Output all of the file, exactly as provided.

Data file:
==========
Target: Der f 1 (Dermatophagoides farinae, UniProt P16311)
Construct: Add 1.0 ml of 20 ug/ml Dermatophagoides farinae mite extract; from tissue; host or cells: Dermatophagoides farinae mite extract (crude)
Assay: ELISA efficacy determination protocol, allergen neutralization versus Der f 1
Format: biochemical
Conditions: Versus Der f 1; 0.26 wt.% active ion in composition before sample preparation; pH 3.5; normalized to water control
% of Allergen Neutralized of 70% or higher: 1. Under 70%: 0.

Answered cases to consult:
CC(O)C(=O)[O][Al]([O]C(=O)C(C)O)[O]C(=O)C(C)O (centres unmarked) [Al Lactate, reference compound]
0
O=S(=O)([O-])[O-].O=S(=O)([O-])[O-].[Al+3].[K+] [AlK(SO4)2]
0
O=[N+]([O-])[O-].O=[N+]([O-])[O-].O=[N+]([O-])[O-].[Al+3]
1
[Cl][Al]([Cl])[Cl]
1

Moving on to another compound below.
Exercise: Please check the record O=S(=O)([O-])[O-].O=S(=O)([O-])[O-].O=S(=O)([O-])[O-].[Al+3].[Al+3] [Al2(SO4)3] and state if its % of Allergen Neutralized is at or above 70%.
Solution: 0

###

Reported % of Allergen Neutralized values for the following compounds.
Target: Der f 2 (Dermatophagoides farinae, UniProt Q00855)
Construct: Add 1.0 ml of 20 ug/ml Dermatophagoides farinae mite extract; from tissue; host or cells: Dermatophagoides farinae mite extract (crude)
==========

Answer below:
Target: Der f 1 (Dermatophagoides farinae, UniProt P16311)
Construct: Add 1.0 ml of 20 ug/ml Dermatophagoides farinae mite extract; from tissue; host or cells: Dermatophagoides farinae mite extract (crude)
Assay: ELISA efficacy determination protocol, allergen neutralization versus Der f 1
Format: biochemical
Conditions: Versus Der f 1; 0.26 wt.% active ion in composition before sample preparation; pH 3.5; normalized to water control
% of Allergen Neutralized of 70% or higher: 1. Under 70%: 0.

Answered cases to consult:
CC(O)C(=O)[O][Al]([O]C(=O)C(C)O)[O]C(=O)C(C)O (centres unmarked) [Al Lactate, reference compound]
0
O=S(=O)([O-])[O-].O=S(=O)([O-])[O-].[Al+3].[K+] [AlK(SO4)2]
0
O=[N+]([O-])[O-].O=[N+]([O-])[O-].O=[N+]([O-])[O-].[Al+3]
1
[Cl][Al]([Cl])[Cl]
1

Moving on to another compound below.
Exercise: Please check the record O=S(=O)([O-])[O-].O=S(=O)([O-])[O-].O=S(=O)([O-])[O-].[Al+3].[Al+3] [Al2(SO4)3] and state if its % of Allergen Neutralized is at or above 70%.
Solution: 0

###

Reported % of Allergen Neutralized values for the following compounds.
Target: Der f 2 (Dermatophagoides farinae, UniProt Q00855)
Construct: Add 1.0 ml of 20 ug/ml Dermatophagoides farinae mite extract; from tissue; host or cells: Dermatophagoides farinae mite extract (crude)